Then the devil took him to the holy city and set him on the pinnacle of the temple and said to him, “If you are the Son of God, throw yourself down, for it is written, “‘He will command his angels concerning you,’ and “‘On their hands they will bear you up lest you strike your foot against a stone.’” (Matthew 4:5-6 ESV)What the Devil says here is just a small portion of Psalm 91 but there's nothing within Psalm 91 that explicitly states that Psalm 91 is about the Son of God. But Devil seemed to realize that Psalm 91 is primarily about the Son of God. According to the Devil if Jesus truly is the Son of God then Psalm 91 is about Jesus. Certainly the Devil takes these words out of context as is shown by Jesus' refusal to throw Himself down, but Jesus doesn't deny the basic premise that Psalm 91 is primarily about the Son of God. Because of our union with Christ we also can take the words of Psalm 91 upon our lips. But Psalm 91 first and foremost is about Christ Himself.
Both the Devil and Jesus knew that the Old Testament Scriptures were all about the Son of God. The Devil made no attempt to convince Jesus that the Old Testament was just about morality or random history lessons. Jesus knew the Scriptures too well to be convinced by such nonsense. Instead, the Devil tries to keep Jesus from the cross by getting Him to put on a spectacular display to prove He is the Son of God. Certainly many would have believed that Jesus was the Messiah if they saw Him jump from the top of the temple and a bunch of angels catching Him.
But both the Devil and Jesus knew that the Scriptures are all about Jesus. After the resurrection, the Apostles all realized that the Scriptures were all about Jesus. Matthew doesn't have any problem taking a statement from Hosea 11:1 about what God had done for Israel and interpreting it as a prophecy about Jesus. The early church fathers understood that the Scriptures were all about Jesus. Despite all the error that had crept into the church over time, you cannot find a pre-Reformation Christian commentary on the Psalms that doesn't interpret them as being all about Jesus. But starting with Calvin, many Protestants were deceived into thinking that some Psalms are Messianic while others are not. In reaction to some of the fanciful allegorical interpretations of the past, many Protestants a method of Biblical interpretation claimed to have greater objectivity. The end result is a method of interpretation which had not existed before and one that actually forbids the very kind of Biblical interpretation that we find the Apostle's engaging in. Matthew 2:15 takes a statement about a past event concerning Israel and interprets it as a prophecy about Jesus. But Matthew would fail a Biblical interpretation class if he tried to do this kind of thing today in a Protestant seminary.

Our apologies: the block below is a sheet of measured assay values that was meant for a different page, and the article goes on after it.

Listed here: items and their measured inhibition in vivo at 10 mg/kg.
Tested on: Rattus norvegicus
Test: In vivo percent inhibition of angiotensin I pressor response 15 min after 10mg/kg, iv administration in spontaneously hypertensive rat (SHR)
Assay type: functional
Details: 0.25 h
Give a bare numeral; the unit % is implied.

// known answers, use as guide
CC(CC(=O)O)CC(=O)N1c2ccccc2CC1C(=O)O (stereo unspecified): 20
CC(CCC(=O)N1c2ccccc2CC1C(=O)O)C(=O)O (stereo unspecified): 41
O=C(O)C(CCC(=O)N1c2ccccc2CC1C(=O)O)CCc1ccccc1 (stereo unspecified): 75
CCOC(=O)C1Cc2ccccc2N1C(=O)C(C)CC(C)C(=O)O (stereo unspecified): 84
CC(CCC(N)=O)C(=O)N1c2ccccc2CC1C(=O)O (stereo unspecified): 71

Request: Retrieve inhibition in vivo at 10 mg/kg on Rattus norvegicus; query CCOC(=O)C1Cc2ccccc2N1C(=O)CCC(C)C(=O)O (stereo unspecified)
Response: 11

There are reasons to be skeptical about what some would regard as allegorical interpretations of Scripture. Left to our own devices we can make the Bible say just about anything that we want it to. But we have been given the key to the Scriptures by Jesus Himself. Jesus says the Scriptures are all about Jesus. Any system of interpretation that does not find Jesus in every passage must be rejected. As we see in Harold Camping, you can certainly allegorize the Scriptures in such a way that Jesus becomes little more than a footnote. But the same holds true for those who adhere to the Historical-Grammatical method. If the Scriptures are understood to be the icon of Jesus then we interpret them correctly. But if we attempt to stand outside of the Scriptures and interpret them in a completely objective manner we will end up reading the Scriptures in the same way many of the Jews did in Jesus' day.
The Devil did not dare to try to convince Jesus that all the Scriptures are not about Jesus. In the middle ages the Devil caused a shift in focus from what Jesus did to what we need to do for Jesus but there was no outright denial that the Scriptures were all about Jesus. It really wasn't until the Reformation that the Devil managed to convince some in the church that faithfulness to the Scriptures required a person to believe that some of the Scriptures are not really about Jesus. The Devil would loves it when we diligently study the Scriptures and think they are about something other than Jesus.